Saturday, 15 August 2009

Violin Recital by Tang Tee Khoon / Review

TANG TEE KHOON Violin Recital
with Sholto Kynoch, Piano
Victoria Concert Hall
Thursday (13 August 2009)

This review was published in The Straits Times on 15 August 2009.

A violin is merely a box with strings, one that projects sounds when scratched with a bow. It is the performer who breathes life into a musical instrument and gives it a soul. The National Arts Council’s 1750 J.B.Guadagnini violin could not have found a more deserving recipient in 25-year-old Tang Tee Khoon, former child-prodigy and winner of the 1999 National Violin Competition, who gets to travel with and play it for the next two years.

From the opening solo of Beethoven’s Kreutzer Sonata (Op.47), there was an unmistakable sense of someone who knows what she wants to say in the music and the dogged will to pursue it. Purity of tone and impeccable intonation aside, it was her robust and gloves-off attack on passionate Middle-period Beethoven that was most awe-inspiring.

With such colours nailed firmly to the mast, she matched blow for blow with the excellent British pianist Sholto Kynoch (left) in this exciting music. There was little or no fear that she might be drowned out by the denser keyboard textures. In the long-breathed Theme and Variations of the second movement, there was also sensitivity and care for detail that impressed, before the irrepressible headlong plunge into the finale’s exultant tarantella.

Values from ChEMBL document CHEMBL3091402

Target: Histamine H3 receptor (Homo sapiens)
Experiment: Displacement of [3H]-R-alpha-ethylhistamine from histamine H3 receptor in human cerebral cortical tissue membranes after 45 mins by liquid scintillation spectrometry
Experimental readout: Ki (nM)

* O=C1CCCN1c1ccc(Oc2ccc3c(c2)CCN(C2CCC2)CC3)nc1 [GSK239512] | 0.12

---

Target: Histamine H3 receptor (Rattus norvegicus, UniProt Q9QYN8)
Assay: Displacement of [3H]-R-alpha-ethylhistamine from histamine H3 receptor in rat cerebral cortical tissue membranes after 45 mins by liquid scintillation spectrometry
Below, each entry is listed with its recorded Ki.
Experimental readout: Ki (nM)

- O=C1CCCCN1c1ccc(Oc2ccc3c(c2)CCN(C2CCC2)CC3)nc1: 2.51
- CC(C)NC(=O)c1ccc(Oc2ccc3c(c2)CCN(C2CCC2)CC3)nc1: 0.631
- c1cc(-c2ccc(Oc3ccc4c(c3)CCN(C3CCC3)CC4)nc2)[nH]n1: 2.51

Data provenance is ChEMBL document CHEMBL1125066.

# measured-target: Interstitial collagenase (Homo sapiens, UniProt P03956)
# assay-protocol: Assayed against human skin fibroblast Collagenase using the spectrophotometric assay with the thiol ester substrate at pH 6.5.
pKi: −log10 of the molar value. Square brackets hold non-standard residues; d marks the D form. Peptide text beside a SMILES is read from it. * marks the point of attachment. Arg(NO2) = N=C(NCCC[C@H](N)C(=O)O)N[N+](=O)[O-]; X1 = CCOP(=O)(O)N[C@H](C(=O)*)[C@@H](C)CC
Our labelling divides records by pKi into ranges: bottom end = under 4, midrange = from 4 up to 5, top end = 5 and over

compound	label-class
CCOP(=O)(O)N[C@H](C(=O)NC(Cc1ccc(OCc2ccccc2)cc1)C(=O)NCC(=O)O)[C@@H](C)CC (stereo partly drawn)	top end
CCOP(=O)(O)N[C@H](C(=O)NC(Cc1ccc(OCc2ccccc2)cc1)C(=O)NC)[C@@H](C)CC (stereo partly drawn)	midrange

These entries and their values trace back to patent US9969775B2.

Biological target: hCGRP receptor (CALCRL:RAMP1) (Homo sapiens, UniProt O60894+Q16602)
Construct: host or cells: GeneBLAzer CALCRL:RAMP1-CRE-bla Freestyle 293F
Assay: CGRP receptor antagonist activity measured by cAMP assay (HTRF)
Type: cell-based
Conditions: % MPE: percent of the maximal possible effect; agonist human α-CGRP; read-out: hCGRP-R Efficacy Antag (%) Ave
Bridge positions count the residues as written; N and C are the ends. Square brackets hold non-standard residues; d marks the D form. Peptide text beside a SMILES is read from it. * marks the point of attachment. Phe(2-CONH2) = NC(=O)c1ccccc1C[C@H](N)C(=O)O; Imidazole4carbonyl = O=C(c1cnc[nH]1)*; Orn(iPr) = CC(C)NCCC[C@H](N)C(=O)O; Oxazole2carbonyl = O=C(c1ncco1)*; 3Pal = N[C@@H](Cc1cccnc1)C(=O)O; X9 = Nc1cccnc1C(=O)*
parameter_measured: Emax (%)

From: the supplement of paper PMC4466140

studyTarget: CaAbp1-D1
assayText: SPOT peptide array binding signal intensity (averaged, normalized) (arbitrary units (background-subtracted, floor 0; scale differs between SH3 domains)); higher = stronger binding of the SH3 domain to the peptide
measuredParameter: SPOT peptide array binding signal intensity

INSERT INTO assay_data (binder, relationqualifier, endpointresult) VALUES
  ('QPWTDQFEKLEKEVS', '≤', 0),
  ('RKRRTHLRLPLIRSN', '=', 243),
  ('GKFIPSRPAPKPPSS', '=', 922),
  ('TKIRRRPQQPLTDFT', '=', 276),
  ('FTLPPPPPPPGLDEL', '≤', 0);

In the Brahms Second Sonata in A major (Op.100) that began the recital, it was a more relaxed and song-like countenance that took over in this mellow but no less demanding work. Here the persuasive art of give-and-take between violin and pianist marked the m├ętier of experienced chamber musicians. The melodies flowed unabated, as if in light gossamer–sprinkled dreams.

Belgian arch-virtuoso Eugene Ysaye’s unaccompanied Sixth Sonata (dedicated to Manuel Quiroga) served as the de facto encore. With all the stops pulled, this fiend of a showstopper displayed everything the instrument had to offer in terms of its sonic capabilities and range of dynamics. From whisper to full-throated roar, Tang delivered with great confidence and stunning aplomb.

There is little doubt that in Tang and the nation’s Guadagnini, a close to perfect match is being forged. It will pay rewardingly to closely follow our two national treasures.

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